This simple corn soup recipe is a variation on the Chinese Trini-style corn soup that I grew up with. It's easy to make, is dairy-free and can be made vegan.
There are 2 styles of Trinidadian corn soup that I grew up with: a spicy, chunky soup with split peas, large cut root vegetables, dumplings & small pieces of corn on the cob, and this simple and easy Trinidadian corn chowder that is often made with creamed corn, corn kernels and chicken. I've made a few adjustments to this recipe over time with the addition of coconut milk and fish sauce, and removing the chicken.
Table of contents
What kind of corn should you use?
The main ingredient in this soup is sweet corn. You can use canned creamed corn and corn kernels, frozen corn or fresh corn cut right off the cob.
I love making this soup with sweet summer-fresh corn. It's a simple and delicious recipe that allows the corn flavour to really shine!
If you are using fresh corn cut off the cob:
- Cut the corn kernels off the cob and set aside. You want 2 cups of corn.
- Using the back of the knife, scrape down the corn cob to get all of the pulp and delicious corn flavour out. Set the cobs aside.
- In place of creamed corn, add the pulp plus 1 cup of the corn kernels to a blender with the coconut milk. Pulse a few times to break down the corn.
- To get the most corn flavour, you can simmer the cobs in the vegetable or chicken stock for about 10 minutes before continuing with the recipe.
If you are using frozen corn, follow Step 3 above in place of creamed corn.
This corn soup is often made with chicken and milk. I've made small adjustments to make this a vegetarian version of the recipe.
- Chicken - If you want to add chicken to this soup, use boneless and skinless chicken breasts chopped into small pieces and seasoned with salt & pepper, green seasoning or your favourite Chinese seasoning. Brown the chicken in the pot with a bit of oil before adding the rest of the ingredients.
- Bacon or Ham - Bacon or Ham can be added to this soup. Much like chicken, you'll want to cook diced bacon or ham in the pot first before adding the rest of the ingredients.
- Dairy or Non-Dairy - I use coconut milk in this recipe to help thicken and add extra flavour, but you can use milk or cream if you prefer.
- Thickener - This soup recipe is often thickened using a corn starch slurry (use a 1:1 ratio of corn starch and cold water) but I leave this step out and instead rely on the creamed corn and coconut milk for consistency. You can use 2 teaspoons of corn starch mixed into 2 teaspoons of cold water mixed together then streamed into the simmering soup to thicken if you want a slightly thicker soup.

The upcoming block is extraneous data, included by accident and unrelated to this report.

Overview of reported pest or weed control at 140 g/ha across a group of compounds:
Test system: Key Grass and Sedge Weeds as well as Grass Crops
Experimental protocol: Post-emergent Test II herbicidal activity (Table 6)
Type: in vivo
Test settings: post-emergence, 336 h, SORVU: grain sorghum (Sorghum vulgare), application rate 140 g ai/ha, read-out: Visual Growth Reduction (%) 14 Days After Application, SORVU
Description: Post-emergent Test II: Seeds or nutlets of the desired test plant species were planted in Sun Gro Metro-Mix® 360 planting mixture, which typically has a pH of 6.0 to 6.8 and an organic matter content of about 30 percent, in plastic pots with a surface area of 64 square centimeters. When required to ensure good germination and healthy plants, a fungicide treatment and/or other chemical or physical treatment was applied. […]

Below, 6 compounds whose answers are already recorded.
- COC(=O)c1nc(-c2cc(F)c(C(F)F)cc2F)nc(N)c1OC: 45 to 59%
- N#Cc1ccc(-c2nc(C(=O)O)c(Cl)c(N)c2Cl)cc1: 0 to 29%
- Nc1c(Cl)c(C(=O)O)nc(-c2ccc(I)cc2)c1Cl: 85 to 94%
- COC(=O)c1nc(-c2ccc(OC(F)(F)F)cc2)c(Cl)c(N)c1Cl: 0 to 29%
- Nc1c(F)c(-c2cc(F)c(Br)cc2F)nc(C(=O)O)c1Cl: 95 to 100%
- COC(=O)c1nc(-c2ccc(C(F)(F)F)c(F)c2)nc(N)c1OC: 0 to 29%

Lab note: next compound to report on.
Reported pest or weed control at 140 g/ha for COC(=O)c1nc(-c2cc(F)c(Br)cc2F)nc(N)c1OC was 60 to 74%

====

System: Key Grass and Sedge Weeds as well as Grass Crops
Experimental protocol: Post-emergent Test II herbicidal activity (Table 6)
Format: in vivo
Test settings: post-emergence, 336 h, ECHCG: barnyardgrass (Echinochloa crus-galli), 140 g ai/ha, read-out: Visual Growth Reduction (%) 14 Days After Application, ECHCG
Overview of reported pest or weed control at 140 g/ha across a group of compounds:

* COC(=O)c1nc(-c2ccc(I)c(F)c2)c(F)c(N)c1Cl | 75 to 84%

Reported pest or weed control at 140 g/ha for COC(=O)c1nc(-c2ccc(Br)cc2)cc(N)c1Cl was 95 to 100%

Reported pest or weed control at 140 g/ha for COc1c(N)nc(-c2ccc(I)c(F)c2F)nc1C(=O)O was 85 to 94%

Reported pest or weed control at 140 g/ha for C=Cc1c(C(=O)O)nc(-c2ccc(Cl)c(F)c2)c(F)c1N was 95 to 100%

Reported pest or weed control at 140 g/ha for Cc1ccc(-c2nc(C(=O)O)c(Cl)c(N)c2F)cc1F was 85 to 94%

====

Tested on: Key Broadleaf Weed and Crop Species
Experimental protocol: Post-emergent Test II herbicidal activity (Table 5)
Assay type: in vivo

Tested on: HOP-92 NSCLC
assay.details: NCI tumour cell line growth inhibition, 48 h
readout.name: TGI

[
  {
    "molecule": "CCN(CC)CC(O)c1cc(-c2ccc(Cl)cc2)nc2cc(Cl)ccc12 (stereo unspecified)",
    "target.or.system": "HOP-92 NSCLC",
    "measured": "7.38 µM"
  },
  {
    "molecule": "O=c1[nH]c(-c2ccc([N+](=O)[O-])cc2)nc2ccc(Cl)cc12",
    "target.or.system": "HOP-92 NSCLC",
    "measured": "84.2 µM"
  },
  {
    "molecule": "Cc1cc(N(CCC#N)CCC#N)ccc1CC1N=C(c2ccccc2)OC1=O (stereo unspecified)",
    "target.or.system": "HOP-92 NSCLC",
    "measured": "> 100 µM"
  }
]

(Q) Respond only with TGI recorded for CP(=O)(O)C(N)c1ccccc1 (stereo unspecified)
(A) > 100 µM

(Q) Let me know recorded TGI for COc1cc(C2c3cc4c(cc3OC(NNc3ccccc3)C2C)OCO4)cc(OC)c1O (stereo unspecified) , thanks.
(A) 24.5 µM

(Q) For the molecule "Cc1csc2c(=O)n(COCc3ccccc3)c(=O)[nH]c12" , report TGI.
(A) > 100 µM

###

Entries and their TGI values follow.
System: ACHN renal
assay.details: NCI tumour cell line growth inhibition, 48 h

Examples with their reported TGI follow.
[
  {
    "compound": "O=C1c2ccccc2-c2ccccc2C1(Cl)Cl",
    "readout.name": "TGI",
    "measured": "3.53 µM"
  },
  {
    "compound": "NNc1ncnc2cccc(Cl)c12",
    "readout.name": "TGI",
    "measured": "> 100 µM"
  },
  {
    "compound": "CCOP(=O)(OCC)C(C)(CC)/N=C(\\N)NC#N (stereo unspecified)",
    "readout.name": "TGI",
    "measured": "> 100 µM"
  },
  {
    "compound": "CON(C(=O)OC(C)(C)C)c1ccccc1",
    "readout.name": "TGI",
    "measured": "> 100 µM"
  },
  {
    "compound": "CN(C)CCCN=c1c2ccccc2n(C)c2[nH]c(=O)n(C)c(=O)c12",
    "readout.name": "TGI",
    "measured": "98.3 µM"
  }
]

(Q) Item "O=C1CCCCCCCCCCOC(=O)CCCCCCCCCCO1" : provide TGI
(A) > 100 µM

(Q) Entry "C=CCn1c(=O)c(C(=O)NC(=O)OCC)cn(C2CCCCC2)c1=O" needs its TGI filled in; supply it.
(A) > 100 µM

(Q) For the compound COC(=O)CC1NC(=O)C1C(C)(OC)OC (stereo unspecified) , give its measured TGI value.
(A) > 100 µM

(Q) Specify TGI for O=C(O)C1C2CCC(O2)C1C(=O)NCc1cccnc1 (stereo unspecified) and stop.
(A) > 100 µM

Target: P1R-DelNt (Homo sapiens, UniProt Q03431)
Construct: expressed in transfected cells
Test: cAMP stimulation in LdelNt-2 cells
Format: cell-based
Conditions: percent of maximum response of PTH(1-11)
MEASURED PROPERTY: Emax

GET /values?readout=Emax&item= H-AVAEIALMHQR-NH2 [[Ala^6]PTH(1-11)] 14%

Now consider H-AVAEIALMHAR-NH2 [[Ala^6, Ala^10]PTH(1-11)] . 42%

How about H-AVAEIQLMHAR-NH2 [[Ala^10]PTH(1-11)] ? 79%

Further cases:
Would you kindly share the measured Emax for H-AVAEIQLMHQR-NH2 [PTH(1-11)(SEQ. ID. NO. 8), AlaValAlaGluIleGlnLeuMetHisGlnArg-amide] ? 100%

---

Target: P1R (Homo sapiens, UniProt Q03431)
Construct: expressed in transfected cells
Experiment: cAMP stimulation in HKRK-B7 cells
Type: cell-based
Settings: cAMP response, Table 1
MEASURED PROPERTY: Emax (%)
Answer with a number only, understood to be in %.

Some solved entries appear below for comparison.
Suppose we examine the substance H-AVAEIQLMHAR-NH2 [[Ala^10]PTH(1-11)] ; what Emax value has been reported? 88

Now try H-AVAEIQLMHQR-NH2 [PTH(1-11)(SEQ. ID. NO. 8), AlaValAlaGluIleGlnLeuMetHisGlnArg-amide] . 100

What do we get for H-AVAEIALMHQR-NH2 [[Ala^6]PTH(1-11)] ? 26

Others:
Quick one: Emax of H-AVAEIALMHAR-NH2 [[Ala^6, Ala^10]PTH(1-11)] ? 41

- Make it vegan - This soup contains an egg and fish sauce but those can be left out.
How to serve this soup
This corn soup is really great served with some crusty bread or a savoury scone for a light lunch, or served as a starter.
Is this a traditional recipe?
This is a soup that I grew up eating, and have memories of my father making it. I'm sharing the version that I remember eating with a few small twists. It really is a simple and budget-friendly recipe.
Trini-Style Chinese Corn Soup
- 1 cup fresh corn kernals (can use frozen or canned corn)
- 1 cup creamed corn
- 1 cup vegetable or chicken stock
- ½ cup full-fat coconut milk
- 1 stalk green onion (thinly sliced)
- 1 tsp soy sauce
- ½ tsp fish sauce
- 1 tsp toasted sesame oil
- ½ tsp salt
- ½ tsp ground black pepper
- 1 egg, beaten
- 1 diced jalapeno or hot pepper (optional)
- Add vegetable or chicken stock, creamed corn, corn kernals and coconut milk to a saucepan on medium heat. Bring to a simmer.
- Stir in seasonings: soy sauce, fish sauce, black pepper, salt and diced jalapeno (if using).
- Remove from heat and while stirring, stream in the beaten egg to create egg ribbons.
- Stir in half of the green onions and sesame oil.
- To serve, top with more green onions. Additional optional toppings: crumbled bacon, toasted sesame seeds.
Chinese-style dishes can be found all over Trinidad.
Chinese immigrants initially arrived in Trinidad in 1806 in one of, if not the first, settlement of Chinese people in the Caribbean. This was an experiment intended to create a labour source in the newly acquired British colony. Read more at The National Library and Information System Authority.